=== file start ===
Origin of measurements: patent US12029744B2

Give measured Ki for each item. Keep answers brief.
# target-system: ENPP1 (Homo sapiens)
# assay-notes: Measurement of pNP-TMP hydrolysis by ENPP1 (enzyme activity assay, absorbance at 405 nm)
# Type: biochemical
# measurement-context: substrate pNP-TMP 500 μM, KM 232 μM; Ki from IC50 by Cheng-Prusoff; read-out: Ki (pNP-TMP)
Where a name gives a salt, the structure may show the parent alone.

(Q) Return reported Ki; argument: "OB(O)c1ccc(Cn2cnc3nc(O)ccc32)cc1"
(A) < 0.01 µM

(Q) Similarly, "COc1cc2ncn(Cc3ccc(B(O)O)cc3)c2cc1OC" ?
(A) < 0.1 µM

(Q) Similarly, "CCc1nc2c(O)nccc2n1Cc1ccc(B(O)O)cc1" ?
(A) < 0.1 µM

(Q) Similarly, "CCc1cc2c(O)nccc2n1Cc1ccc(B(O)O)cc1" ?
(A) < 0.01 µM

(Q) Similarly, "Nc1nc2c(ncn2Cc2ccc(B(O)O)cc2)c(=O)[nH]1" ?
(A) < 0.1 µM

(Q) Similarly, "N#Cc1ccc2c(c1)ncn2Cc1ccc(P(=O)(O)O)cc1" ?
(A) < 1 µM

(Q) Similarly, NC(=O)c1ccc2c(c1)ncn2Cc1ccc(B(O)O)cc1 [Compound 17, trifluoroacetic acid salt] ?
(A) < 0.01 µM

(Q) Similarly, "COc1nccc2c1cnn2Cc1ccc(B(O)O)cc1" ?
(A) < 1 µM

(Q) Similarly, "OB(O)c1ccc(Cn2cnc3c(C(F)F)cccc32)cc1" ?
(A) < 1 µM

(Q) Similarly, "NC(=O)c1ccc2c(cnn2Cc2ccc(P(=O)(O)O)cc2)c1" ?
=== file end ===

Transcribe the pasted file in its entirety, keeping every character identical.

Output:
Origin of measurements: patent US12029744B2

Give measured Ki for each item. Keep answers brief.
# target-system: ENPP1 (Homo sapiens)
# assay-notes: Measurement of pNP-TMP hydrolysis by ENPP1 (enzyme activity assay, absorbance at 405 nm)
# Type: biochemical
# measurement-context: substrate pNP-TMP 500 μM, KM 232 μM; Ki from IC50 by Cheng-Prusoff; read-out: Ki (pNP-TMP)
Where a name gives a salt, the structure may show the parent alone.

(Q) Return reported Ki; argument: "OB(O)c1ccc(Cn2cnc3nc(O)ccc32)cc1"
(A) < 0.01 µM

(Q) Similarly, "COc1cc2ncn(Cc3ccc(B(O)O)cc3)c2cc1OC" ?
(A) < 0.1 µM

(Q) Similarly, "CCc1nc2c(O)nccc2n1Cc1ccc(B(O)O)cc1" ?
(A) < 0.1 µM

(Q) Similarly, "CCc1cc2c(O)nccc2n1Cc1ccc(B(O)O)cc1" ?
(A) < 0.01 µM

(Q) Similarly, "Nc1nc2c(ncn2Cc2ccc(B(O)O)cc2)c(=O)[nH]1" ?
(A) < 0.1 µM

(Q) Similarly, "N#Cc1ccc2c(c1)ncn2Cc1ccc(P(=O)(O)O)cc1" ?
(A) < 1 µM

(Q) Similarly, NC(=O)c1ccc2c(c1)ncn2Cc1ccc(B(O)O)cc1 [Compound 17, trifluoroacetic acid salt] ?
(A) < 0.01 µM

(Q) Similarly, "COc1nccc2c1cnn2Cc1ccc(B(O)O)cc1" ?
(A) < 1 µM

(Q) Similarly, "OB(O)c1ccc(Cn2cnc3c(C(F)F)cccc32)cc1" ?
(A) < 1 µM

(Q) Similarly, "NC(=O)c1ccc2c(cnn2Cc2ccc(P(=O)(O)O)cc2)c1" ?